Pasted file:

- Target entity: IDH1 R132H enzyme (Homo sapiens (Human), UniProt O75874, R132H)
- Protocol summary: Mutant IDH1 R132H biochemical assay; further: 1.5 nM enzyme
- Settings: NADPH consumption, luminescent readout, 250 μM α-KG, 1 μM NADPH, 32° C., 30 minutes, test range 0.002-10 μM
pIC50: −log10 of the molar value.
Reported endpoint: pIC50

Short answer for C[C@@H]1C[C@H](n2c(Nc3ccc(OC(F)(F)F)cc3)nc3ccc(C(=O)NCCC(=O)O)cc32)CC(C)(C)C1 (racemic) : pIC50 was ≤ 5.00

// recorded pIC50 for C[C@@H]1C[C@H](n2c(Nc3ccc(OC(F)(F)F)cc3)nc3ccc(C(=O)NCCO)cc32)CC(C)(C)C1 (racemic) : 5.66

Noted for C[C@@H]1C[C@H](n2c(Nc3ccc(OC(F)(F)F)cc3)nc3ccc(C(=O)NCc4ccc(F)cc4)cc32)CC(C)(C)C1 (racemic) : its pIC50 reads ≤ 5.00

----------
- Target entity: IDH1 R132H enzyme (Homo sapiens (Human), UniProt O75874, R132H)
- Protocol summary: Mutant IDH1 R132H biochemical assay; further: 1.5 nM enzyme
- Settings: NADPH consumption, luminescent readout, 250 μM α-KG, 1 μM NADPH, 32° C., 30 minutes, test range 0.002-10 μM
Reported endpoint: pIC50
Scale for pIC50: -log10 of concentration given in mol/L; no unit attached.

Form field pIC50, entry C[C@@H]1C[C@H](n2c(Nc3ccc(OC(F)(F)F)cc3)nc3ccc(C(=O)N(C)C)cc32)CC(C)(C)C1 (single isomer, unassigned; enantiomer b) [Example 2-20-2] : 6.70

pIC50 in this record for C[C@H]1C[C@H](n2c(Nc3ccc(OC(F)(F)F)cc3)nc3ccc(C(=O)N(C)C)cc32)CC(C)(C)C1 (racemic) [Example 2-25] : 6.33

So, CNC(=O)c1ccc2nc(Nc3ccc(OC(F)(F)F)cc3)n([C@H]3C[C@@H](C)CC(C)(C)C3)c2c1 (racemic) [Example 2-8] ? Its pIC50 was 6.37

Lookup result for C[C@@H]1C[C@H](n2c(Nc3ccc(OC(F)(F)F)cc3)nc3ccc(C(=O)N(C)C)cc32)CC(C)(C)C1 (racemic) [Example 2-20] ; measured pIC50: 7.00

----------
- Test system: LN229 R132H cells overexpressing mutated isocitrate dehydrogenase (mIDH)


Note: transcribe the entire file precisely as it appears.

- Target entity: IDH1 R132H enzyme (Homo sapiens (Human), UniProt O75874, R132H)
- Protocol summary: Mutant IDH1 R132H biochemical assay; further: 1.5 nM enzyme
- Settings: NADPH consumption, luminescent readout, 250 μM α-KG, 1 μM NADPH, 32° C., 30 minutes, test range 0.002-10 μM
pIC50: −log10 of the molar value.
Reported endpoint: pIC50

Short answer for C[C@@H]1C[C@H](n2c(Nc3ccc(OC(F)(F)F)cc3)nc3ccc(C(=O)NCCC(=O)O)cc32)CC(C)(C)C1 (racemic) : pIC50 was ≤ 5.00

// recorded pIC50 for C[C@@H]1C[C@H](n2c(Nc3ccc(OC(F)(F)F)cc3)nc3ccc(C(=O)NCCO)cc32)CC(C)(C)C1 (racemic) : 5.66

Noted for C[C@@H]1C[C@H](n2c(Nc3ccc(OC(F)(F)F)cc3)nc3ccc(C(=O)NCc4ccc(F)cc4)cc32)CC(C)(C)C1 (racemic) : its pIC50 reads ≤ 5.00

----------
- Target entity: IDH1 R132H enzyme (Homo sapiens (Human), UniProt O75874, R132H)
- Protocol summary: Mutant IDH1 R132H biochemical assay; further: 1.5 nM enzyme
- Settings: NADPH consumption, luminescent readout, 250 μM α-KG, 1 μM NADPH, 32° C., 30 minutes, test range 0.002-10 μM
Reported endpoint: pIC50
Scale for pIC50: -log10 of concentration given in mol/L; no unit attached.

Form field pIC50, entry C[C@@H]1C[C@H](n2c(Nc3ccc(OC(F)(F)F)cc3)nc3ccc(C(=O)N(C)C)cc32)CC(C)(C)C1 (single isomer, unassigned; enantiomer b) [Example 2-20-2] : 6.70

pIC50 in this record for C[C@H]1C[C@H](n2c(Nc3ccc(OC(F)(F)F)cc3)nc3ccc(C(=O)N(C)C)cc32)CC(C)(C)C1 (racemic) [Example 2-25] : 6.33

So, CNC(=O)c1ccc2nc(Nc3ccc(OC(F)(F)F)cc3)n([C@H]3C[C@@H](C)CC(C)(C)C3)c2c1 (racemic) [Example 2-8] ? Its pIC50 was 6.37

Lookup result for C[C@@H]1C[C@H](n2c(Nc3ccc(OC(F)(F)F)cc3)nc3ccc(C(=O)N(C)C)cc32)CC(C)(C)C1 (racemic) [Example 2-20] ; measured pIC50: 7.00

----------
- Test system: LN229 R132H cells overexpressing mutated isocitrate dehydrogenase (mIDH)